Review: Father John Misty at Orhpeum!

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Photo taken by Kyle Gustafson for The Washington Post

The neon sign lights the red curtains behind it, and Josh dances across the stage; all knees and hips. Holding onto the corded mic as if it were wireless, its black line flailing and twisting behind him, he kneels before me. As he takes my hand and does a little shimmy I can feel myself blushing uncontrollably as I do in any surprising circumstance. Yet as he returns my hand to me the warmth is replaced by the AC’s cool air blasting in our direction. That one moment, fever like in its highs and lows, made Josh Tillman both real and ethereal. A man who both builds up this rock idol, ladies man appeal, also admits to its absurdity.

Both character and honest man, Father John Misty, the moniker of artist Josh Tillman, is a creative force with a dry sense of humor. “It’s so ridiculous it must be true” is probably one of the only colloquialisms that can be attached to Father John Misty. Tillman’s second studio album under this moniker expresses a desire to portray love, marriage, and adulthood in a bitingly realistic light. Love songs that have the tune of ballads or indie pop songs, are twisted and lyricized to create a sumptuous and abject love. There’s a “wedding dress someone was probably murdered in,” “malaprops,” a wide array of curse words, and much much more. It’s truly a grab bag of daily minutia and wittily sardonic notions.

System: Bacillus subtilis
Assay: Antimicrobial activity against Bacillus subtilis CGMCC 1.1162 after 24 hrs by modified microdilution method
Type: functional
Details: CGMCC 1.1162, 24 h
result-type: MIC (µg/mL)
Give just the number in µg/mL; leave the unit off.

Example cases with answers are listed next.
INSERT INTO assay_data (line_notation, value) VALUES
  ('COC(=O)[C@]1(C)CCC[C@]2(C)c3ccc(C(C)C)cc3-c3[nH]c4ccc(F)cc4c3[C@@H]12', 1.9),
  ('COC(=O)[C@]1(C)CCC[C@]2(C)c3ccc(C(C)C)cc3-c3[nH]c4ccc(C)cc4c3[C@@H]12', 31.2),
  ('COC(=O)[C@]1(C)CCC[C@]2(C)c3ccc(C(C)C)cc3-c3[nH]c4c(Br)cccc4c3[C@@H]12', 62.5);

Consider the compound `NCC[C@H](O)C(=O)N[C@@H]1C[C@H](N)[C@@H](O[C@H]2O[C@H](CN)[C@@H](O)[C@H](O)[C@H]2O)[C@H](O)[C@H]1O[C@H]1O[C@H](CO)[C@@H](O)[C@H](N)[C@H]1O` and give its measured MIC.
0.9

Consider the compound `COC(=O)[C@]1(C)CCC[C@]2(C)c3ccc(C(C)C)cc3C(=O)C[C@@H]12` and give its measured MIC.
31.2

Backed by very talented musicians, assisted by quick-fingered cord-untanglers, and lit be a phenomenal light show, Father John Misty put on one hell of a show. After being on tour for as long as he has, it is such a joy to watch him act and react to his own lyrics and the crowd like he wrote the song the day before. Sarcastically shrugging and gesturing to truly humorous lyrics, the crowd was enthralled, watching his every move. “I love you” someone shouts from the crowd; Josh looks up and says “shut up, this is my time. . .it’s about my feelings. . .and validating them. . .with an obscene amount of positive affirmations.”

At the end of the show he goes from one end of the stage to the other, shaking hands, taking selfies, signing albums and requesting no one crushes anyone else. A kind gesture, even as everyone, man and woman alike, rushes to the stage for just a touch of Father John Misty.

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